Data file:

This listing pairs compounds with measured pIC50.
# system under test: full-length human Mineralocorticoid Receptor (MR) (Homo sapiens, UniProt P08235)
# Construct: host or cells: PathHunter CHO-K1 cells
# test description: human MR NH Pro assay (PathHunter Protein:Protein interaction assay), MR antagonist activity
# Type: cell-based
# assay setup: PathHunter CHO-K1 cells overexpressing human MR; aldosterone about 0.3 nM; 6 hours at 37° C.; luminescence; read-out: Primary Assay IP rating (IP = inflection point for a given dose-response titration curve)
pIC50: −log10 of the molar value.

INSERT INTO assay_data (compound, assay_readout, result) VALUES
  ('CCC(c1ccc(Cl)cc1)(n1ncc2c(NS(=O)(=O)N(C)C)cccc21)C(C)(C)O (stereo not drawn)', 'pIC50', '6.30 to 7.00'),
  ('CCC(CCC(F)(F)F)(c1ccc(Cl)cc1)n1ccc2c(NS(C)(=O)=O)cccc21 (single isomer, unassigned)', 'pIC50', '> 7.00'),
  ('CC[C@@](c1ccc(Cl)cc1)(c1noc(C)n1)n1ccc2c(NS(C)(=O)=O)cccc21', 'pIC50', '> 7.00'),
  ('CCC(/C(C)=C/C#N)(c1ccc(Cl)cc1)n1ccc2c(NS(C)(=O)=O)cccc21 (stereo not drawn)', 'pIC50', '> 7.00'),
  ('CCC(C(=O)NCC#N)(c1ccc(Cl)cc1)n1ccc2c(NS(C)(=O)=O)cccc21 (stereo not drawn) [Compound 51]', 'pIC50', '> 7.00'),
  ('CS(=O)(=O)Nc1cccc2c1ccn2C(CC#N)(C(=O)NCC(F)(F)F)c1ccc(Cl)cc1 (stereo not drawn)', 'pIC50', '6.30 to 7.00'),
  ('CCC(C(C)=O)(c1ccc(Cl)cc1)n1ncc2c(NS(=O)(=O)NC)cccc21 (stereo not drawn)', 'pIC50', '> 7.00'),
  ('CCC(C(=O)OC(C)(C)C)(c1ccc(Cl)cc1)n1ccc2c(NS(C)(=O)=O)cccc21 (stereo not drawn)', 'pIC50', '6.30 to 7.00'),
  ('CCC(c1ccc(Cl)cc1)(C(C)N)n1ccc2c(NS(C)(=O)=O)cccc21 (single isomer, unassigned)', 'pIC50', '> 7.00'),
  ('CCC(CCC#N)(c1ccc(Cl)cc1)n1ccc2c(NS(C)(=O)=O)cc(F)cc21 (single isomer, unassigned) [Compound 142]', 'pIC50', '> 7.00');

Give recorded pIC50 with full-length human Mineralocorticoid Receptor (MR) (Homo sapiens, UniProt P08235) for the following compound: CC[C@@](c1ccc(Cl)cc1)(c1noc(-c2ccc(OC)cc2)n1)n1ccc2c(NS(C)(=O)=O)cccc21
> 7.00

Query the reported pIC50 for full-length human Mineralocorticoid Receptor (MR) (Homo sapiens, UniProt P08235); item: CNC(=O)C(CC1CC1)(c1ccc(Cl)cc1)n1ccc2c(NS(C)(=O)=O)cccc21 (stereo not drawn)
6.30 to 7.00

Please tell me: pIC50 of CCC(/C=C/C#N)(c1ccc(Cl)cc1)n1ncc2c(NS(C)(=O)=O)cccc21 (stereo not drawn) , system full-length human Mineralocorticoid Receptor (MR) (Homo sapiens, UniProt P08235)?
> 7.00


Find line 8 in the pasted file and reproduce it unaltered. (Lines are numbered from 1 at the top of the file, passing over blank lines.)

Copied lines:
INSERT INTO assay_data (compound, assay_readout, result) VALUES